A tooth has several protective layers, like enamel and dentin. In case of severe decay, you may notice your tooth eroding. This is because an infection develops as microbes like bacteria feed on sugar in your food. Then they multiply and release acidic toxins that adversely affect the layers of your teeth. Each layer exposes the next one to damage until the infection reaches the pulp, a chamber of nerves, blood vessels, and soft tissues. When these become painful, you experience a severe toothache.
A root canal is a dental surgery for removing pulp to relieve pain and restore the health of a tooth. There are several myths about this procedure, so learning the essential details is crucial. Elliott Dentistry helps you understand the need, process, and consequences of a root canal.
Why You May Need a Root Canal?
Your teeth may start to decay when the plaque or tartar, a layer of bacteria, sticks to their surface for a long time. It happens when you have poor oral health, for instance, when you suffer from gum diseases for a prolonged time. It may inflame and infect the pulp, and a root canal can preserve your tooth after removing the pulp.
You may also need a root canal when a crack develops in your tooth. It may occur when you are involved in an accident or suffer a facial injury. The gap exposes the pulp to the attack of bacteria, so the tooth becomes painful as the gums turn sore. If this unfortunately happens, not all hope is lost because our professionals can still save your tooth through root canal treatment.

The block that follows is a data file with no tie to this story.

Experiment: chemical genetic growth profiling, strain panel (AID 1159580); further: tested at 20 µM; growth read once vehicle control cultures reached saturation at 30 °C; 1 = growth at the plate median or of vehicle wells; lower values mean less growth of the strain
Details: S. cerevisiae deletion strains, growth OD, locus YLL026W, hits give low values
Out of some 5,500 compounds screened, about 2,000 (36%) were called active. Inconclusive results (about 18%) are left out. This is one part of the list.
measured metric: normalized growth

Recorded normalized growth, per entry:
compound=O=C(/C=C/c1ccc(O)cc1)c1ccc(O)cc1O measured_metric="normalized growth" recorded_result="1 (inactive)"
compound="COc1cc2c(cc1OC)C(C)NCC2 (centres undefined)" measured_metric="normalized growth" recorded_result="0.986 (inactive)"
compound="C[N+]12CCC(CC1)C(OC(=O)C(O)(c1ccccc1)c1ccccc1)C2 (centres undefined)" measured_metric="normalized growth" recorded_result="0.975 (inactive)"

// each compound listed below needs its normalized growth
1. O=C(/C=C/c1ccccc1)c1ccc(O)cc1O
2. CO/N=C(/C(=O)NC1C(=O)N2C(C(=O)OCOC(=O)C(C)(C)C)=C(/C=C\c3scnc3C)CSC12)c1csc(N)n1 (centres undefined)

What Happens If Pulp Is Removed?
The removal of pulp does not affect the normal functions of the tooth. If anything, it refines them. The pulp is composed of nerves and tissues that are not vital to tooth work, like crushing, chewing, and grinding food. After our team removes it, the inflammation and infection will no longer hinder your activities because removing the pulp is safe.
The Procedure of Root Canal
A root canal treatment may take up to two appointments. It begins with an x-ray of your mouth to examine and confirm the need for surgery. After the x-ray results, our professionals will give you anesthesia to remove the risk of pain and inconvenience. They will place a sheet around the tooth, called a “rubber dam.” As the name suggests, it isolates that tooth, so the rest of your mouth remains unaffected.
The surgery includes drilling a hole on the tooth surface to reach the roots. Our experts then remove the bacteria and pulp, cleaning the tooth thoroughly. Afterward, they will seal the tooth back by filling it. You may need a crown to cap it as an added layer of security.
Is a Root Canal Painful?
The popular myth of root canals being excruciatingly painful is, fortunately, not true. The anesthesia numbs the pain receptors in your mouth, so nerves do not carry the signals of pain to your brain. However, it may be a little inconvenient once the effect of anesthesia fades away after the surgery. At Elliott Dentistry, our team gives detailed instructions for optimum care after the surgery. You may call us at 971-274-4360 anytime to discuss further or make an appointment.